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Attachments for Access Rules Implementation Committee Interim Report – Child Abuse and Neglect

September 13, 2014


May 26, 2005

The District Court of Maryland in Frederick County and the Frederick County State’s Attorney’s Office have refused to release charging documents of one of two men who were arrested recently in Brunswick for allegedly sexually abusing a minor.

Charging documents, which provide facts to support the criminal charges, were available to the public before new state court access rules took effect Oct. 1, 2004. Now records of certain cases, such as those that involve sexually abusing a child, are off limits.

The Gazette last week several times asked the District Court for access to charging documents of one of two men charged with a sex offense against a child in Brunswick.

  • Wilber Stone, 58, of K Street, was arrested May 11 in his home and charged with third-degree sex offense, sex abuse of a minor and child pornography of filming and a sex act, according to Brunswick Chief of Police Don Rough.
  • George Lee Harris, 42, who was living at the Green Country Inn, was arrested at the hotel and charged with second-degree sex offense, sex abuse of a minor and perverted practice.

Harris’ charging documents were available to the public and The Gazette wrote about that crime on May 19, but because of the new rules, Stone’s documents are blocked. Officials who would not provide the documents said they were labeled as “confidential” in their computer files; they said they could not access the material.

Access rules adopted last fall by the Court of Appeals, Maryland’s highest court, require the District Court to keep some records as off-limits to the public for a variety of reasons. According to a section of the 36-page rules titled “Required Denial of Inspection,” a court commissioner shall deny inspection of “a case record concerning child abuse or neglect.”

“It’s difficult to say whether [the rules] are constitutional,” said attorney Alice Neff Lucan of the Maryland, Delaware-D.C. Press Association, of which The Gazette is a member. The tradition in criminal courts is that records in courts and proceedings are open.”

Lucan said other newspapers in Maryland, such as The Star Democrat on the Eastern Shore, have encountered similar resistance from courts refusing to provide documents. She said the court’s distribution of charging documents has been inconsistent since the rules took effect.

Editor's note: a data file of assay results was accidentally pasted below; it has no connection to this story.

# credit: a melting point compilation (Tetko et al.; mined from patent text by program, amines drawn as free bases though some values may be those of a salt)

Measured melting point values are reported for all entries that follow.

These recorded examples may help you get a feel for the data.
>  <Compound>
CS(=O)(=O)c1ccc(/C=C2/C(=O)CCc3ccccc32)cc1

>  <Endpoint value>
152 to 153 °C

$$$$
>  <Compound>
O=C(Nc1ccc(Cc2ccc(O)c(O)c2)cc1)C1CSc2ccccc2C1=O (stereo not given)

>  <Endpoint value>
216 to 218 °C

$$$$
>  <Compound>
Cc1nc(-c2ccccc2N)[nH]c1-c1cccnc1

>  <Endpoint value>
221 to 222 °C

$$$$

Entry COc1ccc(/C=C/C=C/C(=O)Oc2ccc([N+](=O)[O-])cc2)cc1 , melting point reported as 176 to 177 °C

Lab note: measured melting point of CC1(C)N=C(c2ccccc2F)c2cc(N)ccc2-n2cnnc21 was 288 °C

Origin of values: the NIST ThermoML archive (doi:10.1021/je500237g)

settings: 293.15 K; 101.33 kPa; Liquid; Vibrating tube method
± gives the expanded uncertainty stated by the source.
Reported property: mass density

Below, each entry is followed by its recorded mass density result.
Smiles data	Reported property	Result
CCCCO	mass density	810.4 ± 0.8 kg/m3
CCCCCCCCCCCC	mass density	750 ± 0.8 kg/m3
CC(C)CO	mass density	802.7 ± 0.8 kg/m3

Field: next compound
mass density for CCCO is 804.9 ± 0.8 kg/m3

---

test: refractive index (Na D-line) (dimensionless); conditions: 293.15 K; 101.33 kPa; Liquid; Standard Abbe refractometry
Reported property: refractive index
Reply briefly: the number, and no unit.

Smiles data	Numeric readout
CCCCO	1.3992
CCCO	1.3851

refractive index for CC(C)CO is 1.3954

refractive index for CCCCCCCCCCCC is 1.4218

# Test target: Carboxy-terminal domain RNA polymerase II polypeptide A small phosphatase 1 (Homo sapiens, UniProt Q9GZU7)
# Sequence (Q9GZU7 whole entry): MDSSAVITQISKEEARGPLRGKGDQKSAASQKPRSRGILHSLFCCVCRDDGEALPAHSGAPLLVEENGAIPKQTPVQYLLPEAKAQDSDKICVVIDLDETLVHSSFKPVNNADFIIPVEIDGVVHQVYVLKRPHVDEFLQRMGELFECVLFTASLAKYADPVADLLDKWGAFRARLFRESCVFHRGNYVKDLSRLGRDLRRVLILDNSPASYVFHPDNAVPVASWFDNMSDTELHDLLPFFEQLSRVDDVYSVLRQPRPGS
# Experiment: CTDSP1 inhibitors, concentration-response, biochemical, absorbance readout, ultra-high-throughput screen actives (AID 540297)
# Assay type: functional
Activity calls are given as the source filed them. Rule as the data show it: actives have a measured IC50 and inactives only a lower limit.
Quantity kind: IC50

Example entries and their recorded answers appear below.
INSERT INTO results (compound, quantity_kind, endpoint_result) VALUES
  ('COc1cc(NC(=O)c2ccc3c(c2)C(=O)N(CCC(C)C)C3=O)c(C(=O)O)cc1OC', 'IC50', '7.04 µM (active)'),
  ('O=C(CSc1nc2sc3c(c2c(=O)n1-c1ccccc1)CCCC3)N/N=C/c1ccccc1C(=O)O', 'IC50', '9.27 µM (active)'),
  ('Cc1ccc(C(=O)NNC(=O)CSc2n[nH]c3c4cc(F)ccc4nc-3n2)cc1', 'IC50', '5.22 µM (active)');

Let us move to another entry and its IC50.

Frederick County District Court clerks are still uncertain exactly why the court closed the documents, but Frederick County Clerk Carrie Dillard said the decisions are based on the offense, which in Stone’s case is child sex abuse.

Dillard said that Harris’ case likely also should have been blocked because it, too, involves the abuse of a child.

“Unfortunately, you should not have gotten the charging statement on Harris,” Dillard told The Gazette.

The District Court Monday was reviewing the case to determine whether Harris’ charging documents had been issued by mistake.

Dillard said all legal parties, including the State’s Attorney’s Office, are required to block from public inspection documents that are classified as “confidential” by the District Court, which determines the classification on a case by-case basis. But the Frederick County State’s Attorney’s Office is not certain it must follow the court’s lead.

When The Gazette turned to the prosecutor’s office last week to obtain Stone’s documents, State’s Attorney Scott Rolle said he reviewed the new rules and suspects the State’s Attorney’s office is not bound by them.

Rolle was originally willing to provide the documents. “In my mind, it’s a public document,” Rolle said Friday. But when he learned Monday that Judge W. Milnor Roberts denied The Gazette’s request to release the documents, he too declined to provide the statements. It is unclear whether the State’s Attorney’s Office is bound by the Roberts’ denial of The Gazette’s request or whether his decisions equated to an order to seal the case, which would prevent any legal party from providing the documents to the public.

Rolle reviewed the case, and could not identify a reason why Stone’s charging documents were off limits while other similar cases, such as Harris’ documents, were open to outside inspection.